Google’s Eric Schmidt, Serendipity And The Future Of Social Media
Eric Schmidt has seen the future, and it's "autonomous search." That's a fancy term that means "discovery." But no matter what words you use, it still means the same thing: more empowered consumers and greater value in earned media.
Some people are creeped out by portions of what Schmidt said, but he has suggested an exciting future for empowering people to create greater influence and be armed with timely, relevant, and useful information. At TechCrunch Disrupt, Schmidt envisioned a future where people and technology come together to create "a serendipity engine . . . a new way of thinking about traditional text search where you don't even have to type."
As you look into the future, the distinction between “search” and “discovery” gets muddy. While it sounds like science fiction to suggest that technology can help search for things you don’t even yet know you want, the opportunities to improve human discovery are very real. Combining a person’s context—where they are, who they’re with—with their past opinions and actions and the opinions and actions of others can create tremendous value and relevance.
Imagine you’re someone who has positively rated Mexican restaurants in the past. As you drive through town around lunchtime, your device alerts you to a well-rated Mexican restaurant that is nearby and likely to suit your tastes. This information may not be welcome at 8 a.m. or 2 p.m., nor would it be welcome to someone who hasn’t expressed an affinity for Mexican food. It is the combination of social media, individual preferences and context that creates the opportunity for proactive discovery rather than reactive search.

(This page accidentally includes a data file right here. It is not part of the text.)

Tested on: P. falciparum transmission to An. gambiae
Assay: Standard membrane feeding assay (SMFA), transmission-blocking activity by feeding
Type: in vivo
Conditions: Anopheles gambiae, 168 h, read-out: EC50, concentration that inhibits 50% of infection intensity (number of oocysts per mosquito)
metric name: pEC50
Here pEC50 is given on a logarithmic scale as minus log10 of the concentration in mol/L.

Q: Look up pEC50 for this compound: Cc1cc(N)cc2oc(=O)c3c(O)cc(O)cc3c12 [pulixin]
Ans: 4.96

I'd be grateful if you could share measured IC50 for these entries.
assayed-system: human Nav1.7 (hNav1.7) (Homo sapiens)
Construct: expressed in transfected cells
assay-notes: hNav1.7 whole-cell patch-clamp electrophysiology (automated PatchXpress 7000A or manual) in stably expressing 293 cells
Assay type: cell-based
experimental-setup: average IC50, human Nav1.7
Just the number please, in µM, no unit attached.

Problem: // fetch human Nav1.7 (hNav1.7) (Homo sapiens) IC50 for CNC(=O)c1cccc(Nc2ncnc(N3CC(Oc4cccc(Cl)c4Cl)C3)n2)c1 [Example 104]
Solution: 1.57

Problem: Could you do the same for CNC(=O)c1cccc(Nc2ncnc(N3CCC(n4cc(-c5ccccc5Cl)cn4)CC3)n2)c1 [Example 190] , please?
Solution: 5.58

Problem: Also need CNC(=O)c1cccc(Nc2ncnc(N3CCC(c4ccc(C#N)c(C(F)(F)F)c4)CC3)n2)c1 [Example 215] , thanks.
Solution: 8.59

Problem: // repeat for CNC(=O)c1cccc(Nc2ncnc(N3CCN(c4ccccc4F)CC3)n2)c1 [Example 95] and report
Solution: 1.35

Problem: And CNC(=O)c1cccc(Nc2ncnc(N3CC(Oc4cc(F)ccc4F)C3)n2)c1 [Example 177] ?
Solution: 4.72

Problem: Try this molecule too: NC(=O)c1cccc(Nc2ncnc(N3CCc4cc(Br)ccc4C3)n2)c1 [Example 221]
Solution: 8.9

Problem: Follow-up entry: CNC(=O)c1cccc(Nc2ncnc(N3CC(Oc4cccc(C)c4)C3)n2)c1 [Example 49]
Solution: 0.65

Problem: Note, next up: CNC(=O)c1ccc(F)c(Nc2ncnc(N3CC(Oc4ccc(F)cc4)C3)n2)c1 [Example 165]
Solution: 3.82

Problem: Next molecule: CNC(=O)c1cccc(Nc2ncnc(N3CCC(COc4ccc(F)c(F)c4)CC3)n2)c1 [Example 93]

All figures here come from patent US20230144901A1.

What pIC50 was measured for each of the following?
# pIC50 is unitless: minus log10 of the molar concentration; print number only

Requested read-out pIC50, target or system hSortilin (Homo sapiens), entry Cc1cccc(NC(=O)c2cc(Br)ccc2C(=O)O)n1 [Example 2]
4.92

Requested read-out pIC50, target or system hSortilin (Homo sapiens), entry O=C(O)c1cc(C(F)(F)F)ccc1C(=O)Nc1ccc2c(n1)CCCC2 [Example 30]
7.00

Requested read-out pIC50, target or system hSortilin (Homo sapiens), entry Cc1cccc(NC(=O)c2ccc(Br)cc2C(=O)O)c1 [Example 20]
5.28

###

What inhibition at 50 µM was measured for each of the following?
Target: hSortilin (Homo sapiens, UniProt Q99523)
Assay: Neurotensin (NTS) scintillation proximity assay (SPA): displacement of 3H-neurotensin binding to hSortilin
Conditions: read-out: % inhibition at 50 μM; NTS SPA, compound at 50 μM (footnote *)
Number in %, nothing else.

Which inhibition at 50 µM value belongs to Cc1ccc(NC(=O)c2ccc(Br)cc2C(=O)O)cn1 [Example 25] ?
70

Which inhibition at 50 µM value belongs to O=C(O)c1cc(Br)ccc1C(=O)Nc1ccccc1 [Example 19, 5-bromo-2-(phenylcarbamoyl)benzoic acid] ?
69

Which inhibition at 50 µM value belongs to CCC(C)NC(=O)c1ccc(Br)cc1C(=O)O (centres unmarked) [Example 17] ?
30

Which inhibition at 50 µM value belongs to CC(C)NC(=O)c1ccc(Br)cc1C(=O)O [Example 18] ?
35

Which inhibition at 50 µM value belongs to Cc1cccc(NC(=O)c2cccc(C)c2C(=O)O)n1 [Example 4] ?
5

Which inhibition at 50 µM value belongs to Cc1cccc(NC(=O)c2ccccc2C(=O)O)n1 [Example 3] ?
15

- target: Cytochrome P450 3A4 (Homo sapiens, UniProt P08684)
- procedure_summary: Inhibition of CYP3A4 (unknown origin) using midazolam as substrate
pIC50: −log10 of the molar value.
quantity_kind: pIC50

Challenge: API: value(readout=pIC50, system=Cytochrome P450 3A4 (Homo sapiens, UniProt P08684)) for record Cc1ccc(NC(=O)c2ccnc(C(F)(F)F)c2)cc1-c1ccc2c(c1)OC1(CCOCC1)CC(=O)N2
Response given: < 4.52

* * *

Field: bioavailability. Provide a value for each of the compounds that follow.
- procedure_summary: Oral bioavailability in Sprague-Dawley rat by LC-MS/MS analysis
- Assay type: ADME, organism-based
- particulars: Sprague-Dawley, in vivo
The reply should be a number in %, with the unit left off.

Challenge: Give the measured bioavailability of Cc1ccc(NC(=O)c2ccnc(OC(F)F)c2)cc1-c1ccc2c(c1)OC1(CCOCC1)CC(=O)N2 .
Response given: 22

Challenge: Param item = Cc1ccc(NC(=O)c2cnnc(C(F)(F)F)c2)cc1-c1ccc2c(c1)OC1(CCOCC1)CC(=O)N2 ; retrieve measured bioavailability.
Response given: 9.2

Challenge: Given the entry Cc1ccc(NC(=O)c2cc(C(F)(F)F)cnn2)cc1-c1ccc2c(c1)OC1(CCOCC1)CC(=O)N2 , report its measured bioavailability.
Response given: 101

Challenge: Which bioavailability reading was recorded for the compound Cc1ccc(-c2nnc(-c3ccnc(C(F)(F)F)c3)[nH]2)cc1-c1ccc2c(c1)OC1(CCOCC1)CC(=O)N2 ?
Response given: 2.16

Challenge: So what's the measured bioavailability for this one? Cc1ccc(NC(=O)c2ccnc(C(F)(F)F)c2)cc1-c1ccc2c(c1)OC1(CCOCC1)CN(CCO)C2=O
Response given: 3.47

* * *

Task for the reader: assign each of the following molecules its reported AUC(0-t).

This isn’t about opening your Yelp application on your smartphone and seeing the same search results as everyone else; it’s about having hardware and software that intuits and presents the things you really care about. There are already examples of simple "Serendipity Engines" available, such as Netflix's rating system—the more movies you rate, the better the recommendations you'll receive.
What is exciting about this future is the continued progress toward empowering consumers. When this sort of functionality arrives, this will again change the way marketers plan for and use paid and earned media. The future of discovery is not about finding which nearby restaurant has a discount for checking in or becoming mayor but about finding which nearby restaurants are rated the best on the factors you most care about and by the people who are most like you.
Great experiences create great advocacy, and in Eric Schmidt's world, that means greater visibility in "autonomous search." While Schmidt's "serendipity engine" will create opportunities for new forms of advertising, what really will matter is true, authentic advocacy.